- a certain minimum spread over funding cost must be achieved (ie. high enough interest rate if the mortgage is to be used in a securitization);
- the maximum term of a mortgage must not exceed 5 years;
- the property must be within the geographic diversification requirements of the securitization portfolio; and
- prepayment provisions must compensate for the loss of the spread (for securitization purposes, the prepayment provision must protect the securitization/asset backed security, from having to re-lend mortgage monies that have been prepaid back at a time when the market rates are lower. Hence the asset backed security has to maintain a rate of return for its investors, and can’t afford to be backed by mortgages that don’t collect interest at the same rate they were securitized at and for the same term they were committed to.)
The concept of securitization is relatively uncomplicated. For instance, a corporation inflates/obtains cash by selling some of its assets, leases, loans, licenses, goodwill, or other receivables, (ie. illiquid assets) to a special purpose vehicle (SPV). The SPV will in turn securitize into financial instruments/units (ie. securities) for investors in capital markets. These securities are structured in a way that allows rating agencies to analyze them and grade its investment quality, hence increasing their marketability. As a result, investors are able to see the cash flows of the illiquid assets (such as the receivables now owned by the SPV), being paid into the SPV to repay their securities. Investors are, likewise, willing to provide funds to the SPV, by purchasing its securities (ie. units) at relatively favorable rates, and the original corporation is able to indirectly access capital/cash at a low cost from the capital markets.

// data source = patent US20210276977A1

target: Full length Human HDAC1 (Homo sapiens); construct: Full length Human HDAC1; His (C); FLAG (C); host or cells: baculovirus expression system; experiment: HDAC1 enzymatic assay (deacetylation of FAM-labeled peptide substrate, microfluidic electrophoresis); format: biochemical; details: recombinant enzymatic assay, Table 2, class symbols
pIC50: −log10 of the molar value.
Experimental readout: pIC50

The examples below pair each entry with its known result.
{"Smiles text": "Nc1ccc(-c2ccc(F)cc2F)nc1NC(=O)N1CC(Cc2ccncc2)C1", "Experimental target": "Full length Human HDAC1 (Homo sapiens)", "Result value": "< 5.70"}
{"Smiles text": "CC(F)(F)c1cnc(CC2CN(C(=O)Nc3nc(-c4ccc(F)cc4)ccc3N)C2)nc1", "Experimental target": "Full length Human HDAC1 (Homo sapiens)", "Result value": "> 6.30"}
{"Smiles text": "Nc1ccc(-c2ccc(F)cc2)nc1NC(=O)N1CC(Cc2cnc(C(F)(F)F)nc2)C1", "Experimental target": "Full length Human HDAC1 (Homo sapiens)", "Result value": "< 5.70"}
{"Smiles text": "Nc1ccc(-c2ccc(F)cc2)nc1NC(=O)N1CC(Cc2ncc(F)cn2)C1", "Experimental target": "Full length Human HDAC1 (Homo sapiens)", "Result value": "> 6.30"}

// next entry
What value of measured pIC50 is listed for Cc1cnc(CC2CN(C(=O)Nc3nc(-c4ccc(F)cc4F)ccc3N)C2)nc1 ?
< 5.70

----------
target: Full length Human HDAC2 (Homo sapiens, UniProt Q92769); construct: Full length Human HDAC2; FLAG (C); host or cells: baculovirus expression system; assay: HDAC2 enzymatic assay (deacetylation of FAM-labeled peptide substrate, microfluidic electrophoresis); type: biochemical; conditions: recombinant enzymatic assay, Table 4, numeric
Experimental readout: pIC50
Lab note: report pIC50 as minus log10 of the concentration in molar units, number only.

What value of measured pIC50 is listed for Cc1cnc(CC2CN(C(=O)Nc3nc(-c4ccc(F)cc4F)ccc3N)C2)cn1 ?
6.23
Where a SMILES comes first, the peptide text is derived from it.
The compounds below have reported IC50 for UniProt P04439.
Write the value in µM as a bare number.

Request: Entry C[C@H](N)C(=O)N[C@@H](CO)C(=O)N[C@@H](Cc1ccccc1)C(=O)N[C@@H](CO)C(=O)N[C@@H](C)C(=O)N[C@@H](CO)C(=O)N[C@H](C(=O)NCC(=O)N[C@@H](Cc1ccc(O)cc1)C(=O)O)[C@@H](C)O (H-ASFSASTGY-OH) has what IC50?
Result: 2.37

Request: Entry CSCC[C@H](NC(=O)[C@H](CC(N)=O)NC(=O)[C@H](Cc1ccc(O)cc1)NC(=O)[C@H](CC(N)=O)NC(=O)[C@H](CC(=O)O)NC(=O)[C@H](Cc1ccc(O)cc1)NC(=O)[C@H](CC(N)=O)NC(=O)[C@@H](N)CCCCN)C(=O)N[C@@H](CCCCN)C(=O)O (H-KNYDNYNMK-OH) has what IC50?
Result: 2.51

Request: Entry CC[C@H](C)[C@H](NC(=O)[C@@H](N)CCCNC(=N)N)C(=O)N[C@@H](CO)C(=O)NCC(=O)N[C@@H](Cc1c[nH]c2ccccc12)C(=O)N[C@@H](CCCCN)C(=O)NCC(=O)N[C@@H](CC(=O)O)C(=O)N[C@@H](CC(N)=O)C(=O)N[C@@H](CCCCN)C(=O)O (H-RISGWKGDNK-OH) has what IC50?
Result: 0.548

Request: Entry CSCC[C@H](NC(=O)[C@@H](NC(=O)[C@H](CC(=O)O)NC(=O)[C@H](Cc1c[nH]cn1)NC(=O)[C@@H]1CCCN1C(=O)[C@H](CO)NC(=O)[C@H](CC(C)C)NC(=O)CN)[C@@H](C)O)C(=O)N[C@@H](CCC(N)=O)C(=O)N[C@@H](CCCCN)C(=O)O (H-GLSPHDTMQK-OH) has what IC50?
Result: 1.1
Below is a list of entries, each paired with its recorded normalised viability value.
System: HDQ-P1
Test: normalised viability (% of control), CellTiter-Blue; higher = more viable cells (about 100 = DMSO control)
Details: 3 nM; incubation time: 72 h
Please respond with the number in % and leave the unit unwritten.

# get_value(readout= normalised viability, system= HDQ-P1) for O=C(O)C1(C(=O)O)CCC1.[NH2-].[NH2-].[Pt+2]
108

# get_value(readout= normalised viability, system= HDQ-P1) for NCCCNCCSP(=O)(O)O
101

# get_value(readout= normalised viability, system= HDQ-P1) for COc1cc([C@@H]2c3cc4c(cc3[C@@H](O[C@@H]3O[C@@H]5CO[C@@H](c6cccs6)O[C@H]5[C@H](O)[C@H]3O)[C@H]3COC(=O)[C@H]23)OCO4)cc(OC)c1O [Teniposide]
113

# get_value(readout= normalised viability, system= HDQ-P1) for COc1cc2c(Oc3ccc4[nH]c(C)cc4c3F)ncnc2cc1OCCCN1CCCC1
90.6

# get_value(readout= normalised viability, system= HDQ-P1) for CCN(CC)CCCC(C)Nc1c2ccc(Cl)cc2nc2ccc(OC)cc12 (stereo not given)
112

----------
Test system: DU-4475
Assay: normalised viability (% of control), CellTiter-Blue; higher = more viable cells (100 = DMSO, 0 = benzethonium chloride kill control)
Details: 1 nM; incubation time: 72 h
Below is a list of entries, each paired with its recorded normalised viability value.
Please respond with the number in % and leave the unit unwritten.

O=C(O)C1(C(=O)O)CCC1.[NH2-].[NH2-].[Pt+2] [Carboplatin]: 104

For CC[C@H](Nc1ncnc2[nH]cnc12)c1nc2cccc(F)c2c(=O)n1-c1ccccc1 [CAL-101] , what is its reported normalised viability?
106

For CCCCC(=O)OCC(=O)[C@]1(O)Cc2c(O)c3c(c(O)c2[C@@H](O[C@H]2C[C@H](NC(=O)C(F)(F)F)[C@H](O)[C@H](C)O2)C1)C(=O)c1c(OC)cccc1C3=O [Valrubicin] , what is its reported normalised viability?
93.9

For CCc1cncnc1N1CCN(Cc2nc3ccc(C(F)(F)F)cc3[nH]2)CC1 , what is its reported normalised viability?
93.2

However, just like any securitization endeavor to choose the assets to back against, the gap between risk and opportunity should be met by providing due diligence, risk management and specialist training services to help organizations negotiate risks and perform in the dynamic and challenging market environment specific to that asset being backed. Financial institutions reach ever further into emerging and developing markets facilitating growth through capital raising, lending, and advisory activities. The major investment banks value their reputation and standing, and as such seek to ensure that the relationships into which they are entering are free from reputation risk through thorough research.